World tech stocks hit a record high on Tuesday spurred on by an all-time peak for Apple, a 17-year top for European tech firms and news that Twitter and Netflix were set to join Wall Street’s flagship S&P 500 index.
MSCI’s global tech index scored the milestone as the FAANGs – Facebook, Apple, Amazon, Netflix and Google – looked set to drive the technology-heavy Nasdaq to fresh highs when New York reopens shortly.
The upbeat mood had raised Asia’s big BATTS – Baidu, Alibaba, Tencent, Taiwan Semiconductor, Samsung – with Alibaba notching a new high and Baidu surging 5% in its best day in more than a month.
Europe got in on the act too as tech stocks there jumped more than 2% in a third day of gains that took them to their highest since the dot-com boom of 2001.
“The market is being pushed up by just a few huge companies,” said Jerome Schupp, equity analyst at Prime Partners in Lausanne.
“All big names from Apple to Amazon and Microsoft are able to make huge buybacks and acquisitions, and the internal growth of most of these companies is pretty in line with expectations.”
Moves in other markets were modest or centred around growing nervousness about global trade tensions.
The dollar, the euro and yen largely cancelled each other out, but the dollar made 1.7% on Mexico’s peso and 0.4% on Canada’s dollar as hopes for a new Nafta deal looked to be falling apart.
Instead, US President Donald Trump is considering separate talks with the United States’ two neighbours, White House economic adviser Larry Kudlow said on Tuesday.
“His preference now, and he asked me to convey this, is to actually negotiate with Mexico and Canada separately,” Kudlow said. “He may be moving quickly towards these bilateral discussions instead of as a whole.”
Mexico also said it will impose tariffs of 15% to 25% on US steel products and on some agricultural goods from pork to potatoes, in retaliation against US President Donald Trump’s own metals tariffs.
There was some selling of Italian government bonds again too after their rebound of the last few days and as traders digested the first comments from new Prime Minister Giuseppe Conte.
“The truth is that we have created a radical change and we’re proud of it,” Conte told the Senate, where he is expected to win a confidence vote later in the day.
The coalition, made up of the 5-Star Movement and the League, has about a 10-vote majority in the Senate and a wider margin in the lower house, which is due to hold its own confidence vote on Wednesday.
Market participants will also be keeping an eye on a speech by ECB President Mario Draghi later for any indication of how the political developments in southern Europe may affect monetary policy.
Other euro zone government bond yields were 1-2 basis points lower, as a measure of calm returned to the market.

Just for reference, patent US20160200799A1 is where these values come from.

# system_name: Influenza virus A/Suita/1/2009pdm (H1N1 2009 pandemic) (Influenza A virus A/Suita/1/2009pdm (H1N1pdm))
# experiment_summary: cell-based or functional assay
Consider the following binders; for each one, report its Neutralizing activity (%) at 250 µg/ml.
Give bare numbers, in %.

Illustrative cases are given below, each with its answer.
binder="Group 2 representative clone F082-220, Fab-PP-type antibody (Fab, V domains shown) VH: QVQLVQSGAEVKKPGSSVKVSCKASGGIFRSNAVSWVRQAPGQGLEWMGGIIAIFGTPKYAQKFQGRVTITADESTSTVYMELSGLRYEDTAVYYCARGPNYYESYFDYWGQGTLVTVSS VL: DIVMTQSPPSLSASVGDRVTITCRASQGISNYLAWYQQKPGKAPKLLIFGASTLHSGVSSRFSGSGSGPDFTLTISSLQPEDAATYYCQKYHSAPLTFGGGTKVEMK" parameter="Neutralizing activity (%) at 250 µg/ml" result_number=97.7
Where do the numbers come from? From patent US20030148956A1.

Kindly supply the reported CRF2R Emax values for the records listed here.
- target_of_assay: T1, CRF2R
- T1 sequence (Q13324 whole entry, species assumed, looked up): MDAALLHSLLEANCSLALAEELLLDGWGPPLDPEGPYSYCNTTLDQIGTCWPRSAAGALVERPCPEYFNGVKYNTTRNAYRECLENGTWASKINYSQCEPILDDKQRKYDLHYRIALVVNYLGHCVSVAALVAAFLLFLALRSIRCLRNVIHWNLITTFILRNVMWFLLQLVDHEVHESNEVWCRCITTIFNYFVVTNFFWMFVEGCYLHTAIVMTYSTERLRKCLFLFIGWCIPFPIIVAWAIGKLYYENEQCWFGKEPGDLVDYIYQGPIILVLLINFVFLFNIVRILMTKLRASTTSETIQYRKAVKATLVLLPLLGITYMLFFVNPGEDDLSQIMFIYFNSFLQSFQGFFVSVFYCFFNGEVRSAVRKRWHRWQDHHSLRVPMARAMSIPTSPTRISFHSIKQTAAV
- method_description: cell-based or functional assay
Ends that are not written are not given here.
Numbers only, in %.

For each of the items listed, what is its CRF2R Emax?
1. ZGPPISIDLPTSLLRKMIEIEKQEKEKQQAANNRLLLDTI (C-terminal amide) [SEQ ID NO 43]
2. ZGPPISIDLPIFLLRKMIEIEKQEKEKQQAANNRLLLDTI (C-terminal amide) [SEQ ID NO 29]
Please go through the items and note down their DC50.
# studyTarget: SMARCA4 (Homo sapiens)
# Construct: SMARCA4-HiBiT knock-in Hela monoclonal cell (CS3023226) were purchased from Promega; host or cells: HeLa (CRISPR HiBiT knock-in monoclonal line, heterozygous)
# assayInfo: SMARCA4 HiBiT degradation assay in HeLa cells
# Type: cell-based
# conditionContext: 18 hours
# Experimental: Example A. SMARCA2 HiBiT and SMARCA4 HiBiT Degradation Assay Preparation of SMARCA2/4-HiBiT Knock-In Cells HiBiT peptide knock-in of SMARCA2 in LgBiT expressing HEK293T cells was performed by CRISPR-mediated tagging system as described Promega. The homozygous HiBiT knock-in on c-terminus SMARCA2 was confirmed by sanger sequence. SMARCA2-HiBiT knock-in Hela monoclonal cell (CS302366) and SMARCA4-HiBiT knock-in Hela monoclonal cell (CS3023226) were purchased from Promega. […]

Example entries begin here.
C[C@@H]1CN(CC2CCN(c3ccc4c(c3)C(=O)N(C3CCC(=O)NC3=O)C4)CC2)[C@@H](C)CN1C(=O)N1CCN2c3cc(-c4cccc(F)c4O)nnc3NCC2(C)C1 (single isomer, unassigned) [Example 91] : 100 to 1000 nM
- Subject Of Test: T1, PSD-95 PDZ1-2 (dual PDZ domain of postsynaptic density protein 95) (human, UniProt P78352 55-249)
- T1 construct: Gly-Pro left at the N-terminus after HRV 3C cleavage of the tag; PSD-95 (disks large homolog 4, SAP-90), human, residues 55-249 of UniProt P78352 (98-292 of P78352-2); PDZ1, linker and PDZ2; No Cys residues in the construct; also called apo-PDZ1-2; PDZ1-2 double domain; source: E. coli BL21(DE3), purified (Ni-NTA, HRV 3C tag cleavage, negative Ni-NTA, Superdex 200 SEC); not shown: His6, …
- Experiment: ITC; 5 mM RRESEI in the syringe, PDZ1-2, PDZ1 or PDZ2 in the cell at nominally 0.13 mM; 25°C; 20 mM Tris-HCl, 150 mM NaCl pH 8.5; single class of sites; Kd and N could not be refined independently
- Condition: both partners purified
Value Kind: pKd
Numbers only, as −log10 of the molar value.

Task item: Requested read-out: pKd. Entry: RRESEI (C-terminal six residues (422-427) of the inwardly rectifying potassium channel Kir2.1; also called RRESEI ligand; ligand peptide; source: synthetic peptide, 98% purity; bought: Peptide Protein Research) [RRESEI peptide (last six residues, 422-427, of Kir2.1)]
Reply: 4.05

Germany’s 10-year government bond, the benchmark for the bloc, saw its yield drop 1.5 bps to 0.40%, while the 10-year US Treasury note yield edged back to 2.91% after brushing 2.95% overnight.
Spain also saw a change of government last week, with socialist Pedro Sanchez replacing conservative Mariano Rajoy. Investors assessed the likelihood of another election there as low, which kept a lid on volatility.
Pedal to the metals
For US markets there was a flurry of manufacturing and services PMI data due between 1445 and 1500 GMT as well as more hints from Donald Trump that he will meet North Korea’s leader Kim Jong Un in just over a week’s time.
Asia’s moves overnight saw Japan’s Nikkei gain 0.2%, Hong Kong’s Hang Seng climb 0.15% and the Shanghai Composite Index rise 0.25% after data showed China’s services sector expanding at a steady pace.
The Australian dollar declined 0.15% to $0.7636 after climbing to a six-week high of $0.7666 overnight on upbeat domestic data.
In commodities, oil prices went sideways after falling nearly 2% in the previous session on growing US production and expectations of higher OPEC supplies.
Brent crude futures dipped 15 cents to $75.13 while US crude futures were up 19 cents at $64.95 a barrel after finishing the previous session down 1.6%.
Industrial metals like copper, and zinc and aluminium were all 0.6% – 1.4% higher though safe-haven spot gold was little changed at $1,291.54 an ounce after posting three days of losses.
Copper’s rise lifted it to its highest in six weeks and came as wage talks at the world’s biggest mine – BHP’s, Escondida mine in Chile – rumbled on.
Last year, a failure to reach a labour deal at the mine led to a 44-day strike that jolted the global copper market.
“Union leaders at the Escondida copper operation sent their most ambitious wage proposal to owners BHP Billiton, raising the possibility of strike action later this year,” analysts at ANZ bank said in a note.